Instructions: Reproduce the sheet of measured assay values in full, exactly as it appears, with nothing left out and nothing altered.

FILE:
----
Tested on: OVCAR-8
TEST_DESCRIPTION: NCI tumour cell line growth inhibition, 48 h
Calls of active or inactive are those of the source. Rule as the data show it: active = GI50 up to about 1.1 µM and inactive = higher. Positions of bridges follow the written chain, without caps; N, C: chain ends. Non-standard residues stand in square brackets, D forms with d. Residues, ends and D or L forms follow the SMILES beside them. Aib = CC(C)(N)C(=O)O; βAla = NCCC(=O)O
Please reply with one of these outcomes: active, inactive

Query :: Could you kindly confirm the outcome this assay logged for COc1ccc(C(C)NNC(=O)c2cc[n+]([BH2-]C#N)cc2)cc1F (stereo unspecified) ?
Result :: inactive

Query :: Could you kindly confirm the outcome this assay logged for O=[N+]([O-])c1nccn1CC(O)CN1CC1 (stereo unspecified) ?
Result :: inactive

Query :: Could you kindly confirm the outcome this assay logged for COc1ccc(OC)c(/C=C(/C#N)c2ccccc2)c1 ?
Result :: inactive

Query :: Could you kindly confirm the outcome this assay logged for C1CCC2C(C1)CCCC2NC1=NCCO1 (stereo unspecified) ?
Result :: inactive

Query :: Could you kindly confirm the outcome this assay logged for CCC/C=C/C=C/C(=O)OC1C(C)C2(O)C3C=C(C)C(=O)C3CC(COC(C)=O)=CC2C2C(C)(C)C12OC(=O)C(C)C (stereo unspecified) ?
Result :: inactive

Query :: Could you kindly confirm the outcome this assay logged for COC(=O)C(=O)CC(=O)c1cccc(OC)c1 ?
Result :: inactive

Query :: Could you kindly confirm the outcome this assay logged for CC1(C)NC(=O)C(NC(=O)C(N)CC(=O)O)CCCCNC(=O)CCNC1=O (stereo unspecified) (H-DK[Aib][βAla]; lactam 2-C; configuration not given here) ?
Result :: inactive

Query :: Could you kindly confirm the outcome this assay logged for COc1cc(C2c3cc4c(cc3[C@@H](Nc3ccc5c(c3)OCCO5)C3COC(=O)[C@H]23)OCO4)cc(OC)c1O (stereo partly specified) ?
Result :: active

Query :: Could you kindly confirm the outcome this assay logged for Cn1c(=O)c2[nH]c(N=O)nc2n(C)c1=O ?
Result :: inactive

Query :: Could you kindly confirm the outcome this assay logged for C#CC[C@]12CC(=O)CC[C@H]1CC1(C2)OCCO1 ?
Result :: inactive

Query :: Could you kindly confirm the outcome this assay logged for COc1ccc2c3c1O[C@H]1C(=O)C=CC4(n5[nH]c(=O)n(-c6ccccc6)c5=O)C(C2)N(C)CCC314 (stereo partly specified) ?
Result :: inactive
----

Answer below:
Tested on: OVCAR-8
TEST_DESCRIPTION: NCI tumour cell line growth inhibition, 48 h
Calls of active or inactive are those of the source. Rule as the data show it: active = GI50 up to about 1.1 µM and inactive = higher. Positions of bridges follow the written chain, without caps; N, C: chain ends. Non-standard residues stand in square brackets, D forms with d. Residues, ends and D or L forms follow the SMILES beside them. Aib = CC(C)(N)C(=O)O; βAla = NCCC(=O)O
Please reply with one of these outcomes: active, inactive

Query :: Could you kindly confirm the outcome this assay logged for COc1ccc(C(C)NNC(=O)c2cc[n+]([BH2-]C#N)cc2)cc1F (stereo unspecified) ?
Result :: inactive

Query :: Could you kindly confirm the outcome this assay logged for O=[N+]([O-])c1nccn1CC(O)CN1CC1 (stereo unspecified) ?
Result :: inactive

Query :: Could you kindly confirm the outcome this assay logged for COc1ccc(OC)c(/C=C(/C#N)c2ccccc2)c1 ?
Result :: inactive

Query :: Could you kindly confirm the outcome this assay logged for C1CCC2C(C1)CCCC2NC1=NCCO1 (stereo unspecified) ?
Result :: inactive

Query :: Could you kindly confirm the outcome this assay logged for CCC/C=C/C=C/C(=O)OC1C(C)C2(O)C3C=C(C)C(=O)C3CC(COC(C)=O)=CC2C2C(C)(C)C12OC(=O)C(C)C (stereo unspecified) ?
Result :: inactive

Query :: Could you kindly confirm the outcome this assay logged for COC(=O)C(=O)CC(=O)c1cccc(OC)c1 ?
Result :: inactive

Query :: Could you kindly confirm the outcome this assay logged for CC1(C)NC(=O)C(NC(=O)C(N)CC(=O)O)CCCCNC(=O)CCNC1=O (stereo unspecified) (H-DK[Aib][βAla]; lactam 2-C; configuration not given here) ?
Result :: inactive

Query :: Could you kindly confirm the outcome this assay logged for COc1cc(C2c3cc4c(cc3[C@@H](Nc3ccc5c(c3)OCCO5)C3COC(=O)[C@H]23)OCO4)cc(OC)c1O (stereo partly specified) ?
Result :: active

Query :: Could you kindly confirm the outcome this assay logged for Cn1c(=O)c2[nH]c(N=O)nc2n(C)c1=O ?
Result :: inactive

Query :: Could you kindly confirm the outcome this assay logged for C#CC[C@]12CC(=O)CC[C@H]1CC1(C2)OCCO1 ?
Result :: inactive

Query :: Could you kindly confirm the outcome this assay logged for COc1ccc2c3c1O[C@H]1C(=O)C=CC4(n5[nH]c(=O)n(-c6ccccc6)c5=O)C(C2)N(C)CCC314 (stereo partly specified) ?
Result :: inactive